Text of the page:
How To Crate Train
Many of us have probably heard of crate training for puppies. It may sound daunting, but by taking the time to do sufficient research to determine what is best for your pup, crate training can be an incredibly useful tool. It is best to start crate training as soon as you get your new puppy home, with the cage and accessories ready to welcome your puppy home.
The cage, or crate, should give your pup just enough room to stand up, turn around and lie down comfortably. It should not be big enough to allow your dog to sleep on one end of the cage, as this encourages your pup to use the other end as a bathroom.
How to Crate Train
The crate training method stems from a dog’s natural inclination towards cosy, confined spaces. Dogs are den animals, so the crate is meant to simulate a den that they feel safe and comfortable in. If your puppy establishes the crate as its den, it will not soil the crate, and will wait to leave it before relieving itself. This allows you to immediately take the puppy out of the house to pee and poop, preventing any accidents inside and making housebreaking a breeze.
- To introduce your puppy to the crate, place a blanket and toys inside along with a treat. Once your pup enters the crate, praise and pat it. If your puppy doesn’t enter the crate by itself, gently carry it into the crate and give it pats if it seems frightened. Do not close or lock the door. Repeat this several times till your puppy seems at ease with being in the crate. Once this has been achieved, close the door with your pup inside the crate for one minute, or as long as it will stay calm for. After a minute, open the crate and reward your dog with praise and treats.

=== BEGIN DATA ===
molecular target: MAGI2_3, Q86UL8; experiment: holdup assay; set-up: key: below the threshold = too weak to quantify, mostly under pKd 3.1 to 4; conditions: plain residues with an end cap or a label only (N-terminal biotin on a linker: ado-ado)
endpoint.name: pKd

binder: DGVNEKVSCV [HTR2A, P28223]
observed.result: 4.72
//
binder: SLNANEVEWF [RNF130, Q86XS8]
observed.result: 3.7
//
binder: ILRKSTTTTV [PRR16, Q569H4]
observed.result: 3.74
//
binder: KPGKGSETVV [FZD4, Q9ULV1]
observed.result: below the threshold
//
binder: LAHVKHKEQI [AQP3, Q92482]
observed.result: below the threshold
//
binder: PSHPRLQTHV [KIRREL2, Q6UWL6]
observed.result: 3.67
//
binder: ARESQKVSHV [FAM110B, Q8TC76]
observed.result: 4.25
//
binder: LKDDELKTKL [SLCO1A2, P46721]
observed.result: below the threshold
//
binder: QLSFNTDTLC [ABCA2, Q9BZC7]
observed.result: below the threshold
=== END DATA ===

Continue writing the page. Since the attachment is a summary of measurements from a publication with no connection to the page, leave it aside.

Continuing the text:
- To get your pup to be comfortable in the crate for longer time periods, place a bowl of food inside the crate. Once your pup finds its way inside, quietly close the door and let your dog finish its food. Leave your dog inside until it starts to show signs of agitation. When this happens, wait five minutes or till your pup calms down before letting it out. Praise it when it comes out and bring it out to relieve itself immediately. Repeat this a few times a day.
- Once your dog starts to treat the crate as its den, you may lengthen the confinement time, but do not exceed more than three to four hours a time. The crate should not be used as an imprisonment or punishment. Once house trained, only use the crate at night or when you are out of the house. Remember to remove your dog’s collar to prevent choking accidents.
Read more: 7 Common Mistakes Pet Owners Make
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